The Arcade Fire
Talk About the Passion
By the time you read this, what will likely be the most surprising phase of the Arcade Fire's career will be over. And they know it.
Up until now, Montreal's Arcade Fire have honed a shock-and-awe tactic in their live show that has sent scenesters scrambling for superlatives, and set the bloggers all abuzz. "This is the most beautiful thing about this time for the band, and it's a time that will come to an end when the record comes out," muses drummer Howard Bilerman, voicing a sentiment shared by all the band members.
By the time their debut full-length Funeral comes out on Merge Records this month, that grassroots word-of-mouth will undoubtedly escalate into full-blown hype, thanks to cover stories like these. But this isn't about trends or commercial viability. The Arcade Fire aren't the next big thing. They're a big thing, period. They harness a larger-than-life sound into five-minute pop symphonies filled with crashing crescendos, new wave dance beats, folk simplicity and operatic grandeur, all delivered with cathartic aggression and delicate tenderness.
It makes quite a first impression. "When we toured [the U.S.] with the Unicorns or do one-off shows, 95 percent of the audience has never heard an Arcade Fire song, let alone seen us, so there's no expectation," Bilerman says. "By the end of the set, it's beautiful to know that you've won over some people. Even when we play Toronto or Montreal now, it's all expectation and anticipation and there's a bar that's been set that we have to live up to."
Not that they have any trouble living up to it, under any circumstances. In late July, the Arcade Fire drove from Montreal to Chapel Hill, North Carolina for a one-off gig — mind you, they were invited by their new label Merge to headline the opening night of the label's 15th anniversary weekend, with no less than Sebadoh's Lou Barlow opening the show. (He gushed from stage about the band's sound check.) Although the Arcade Fire had played Chapel Hill once before, in June, most of the band was ill at the time, and for this command performance in front of the extended Merge family, they were determined to justify the love.
The club is packed with locals and continental rock tourists, with the stifling heat only adding to the bated breath for what will be most people's first time seeing the Arcade Fire. As expected, the band launches into the anthemic "Wake Up," a tidal wave of an opening number that begins with a chorded bass riff before exploding into a screaming chorale with the entire band operating at full throttle over a sparse beat and '50s-style classic chord structure, concluding with a coda that shifts into a driving Motown dance beat.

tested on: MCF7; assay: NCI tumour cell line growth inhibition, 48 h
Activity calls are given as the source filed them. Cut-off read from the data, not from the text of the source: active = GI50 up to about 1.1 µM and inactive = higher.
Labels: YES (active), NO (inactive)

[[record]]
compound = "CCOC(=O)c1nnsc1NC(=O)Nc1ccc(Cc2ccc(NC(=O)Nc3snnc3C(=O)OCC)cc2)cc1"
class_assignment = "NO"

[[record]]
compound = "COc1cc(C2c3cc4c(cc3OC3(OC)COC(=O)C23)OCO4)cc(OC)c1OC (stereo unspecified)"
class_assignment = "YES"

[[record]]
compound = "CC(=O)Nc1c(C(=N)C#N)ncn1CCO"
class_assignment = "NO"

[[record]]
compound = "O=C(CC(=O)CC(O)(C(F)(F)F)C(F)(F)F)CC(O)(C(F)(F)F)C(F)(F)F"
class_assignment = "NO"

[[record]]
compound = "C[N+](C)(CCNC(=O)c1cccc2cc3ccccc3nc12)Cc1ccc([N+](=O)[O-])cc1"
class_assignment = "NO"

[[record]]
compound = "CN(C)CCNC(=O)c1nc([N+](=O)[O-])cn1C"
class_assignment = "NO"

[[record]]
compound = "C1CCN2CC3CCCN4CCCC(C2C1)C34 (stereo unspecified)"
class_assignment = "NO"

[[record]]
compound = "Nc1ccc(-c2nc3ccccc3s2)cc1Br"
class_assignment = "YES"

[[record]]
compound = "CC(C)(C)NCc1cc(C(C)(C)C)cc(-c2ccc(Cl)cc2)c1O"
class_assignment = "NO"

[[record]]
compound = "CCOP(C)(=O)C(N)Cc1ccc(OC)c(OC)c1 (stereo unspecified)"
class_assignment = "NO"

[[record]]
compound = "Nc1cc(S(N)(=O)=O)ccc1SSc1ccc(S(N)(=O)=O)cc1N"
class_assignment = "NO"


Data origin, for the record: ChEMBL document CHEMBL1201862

But after eight bars of the opening riff, bassist Tim Kingsbury breaks a bass string, stopping the song cold. Singer Win Butler immediately steps to the mic and announces, "Thank you, good night," prompting the band to exit the stage. Multi-instrumentalist Richard Reed Parry promises, "Up next, the Arcade Fire!"
It is deflating, to say the least. Yet within minutes, the band takes the stage as if nothing happened, and once again launches into the song that routinely sends jaws dropping and sets eyes aglow. The rapt capacity crowd is pressed against the stage the entire time, their enthusiasm even prompting the odd heckle, "Are you really Canadian?" By the time singer/ keyboardist/drummer Régine Chassagne hits the stratospheric high note at the end of the emotionally wrenching epic encore "In the Backseat," everyone knows that they've witnessed their new favourite band.
It says a lot that — despite a weekend stuffed with stellar performances by Superchunk, Spoon, Destroyer, Crooked Fingers and Lambchop — people are still raving about the new Montreal band on Sunday night.
Lest you think this band arrived from nowhere on a gravy train, the road to these raves was far from easy. As recently as April 2003, the Arcade Fire had officially been dissolved, mere weeks after the release of their debut EP. Within a year, a new line-up proved to be a passionate and inspiring band, and somehow managed to harness that energy during a meticulous recording process that resulted in Funeral.
Despite the title, Funeral is more like a baptism: an arrival, an affirmation of faith, a statement of purpose. It was recorded during a time when family members were dying; in the liner notes, the Arcade Fire dedicates the album to no less than nine dearly departed, including Régine's mother and grandmother, and Win's famous grandfather, pedal steel pioneer and big bandleader Alvino Rey. In the middle of all that, Win and Régine were married last August. This is a band that has seen its share of drama, and its intensity bleeds through every note.
The template is laid out in the opening track, "Neighborhood #1 (Tunnels)," where a sonic curtain opens to reveal an old world piano introducing the song's hook over a pulse that slowly develops into a disco beat, while the vocal melody gradually climbs higher and higher until the song eventually erupts into an ecstatic dance party with a pounding piano, synths that sound like steel drums, and apocalyptic guitars ringing like Godspeed trying to be a pop band, all wrapped around the opening hook as sung by an ooo-ing chorus of angels.
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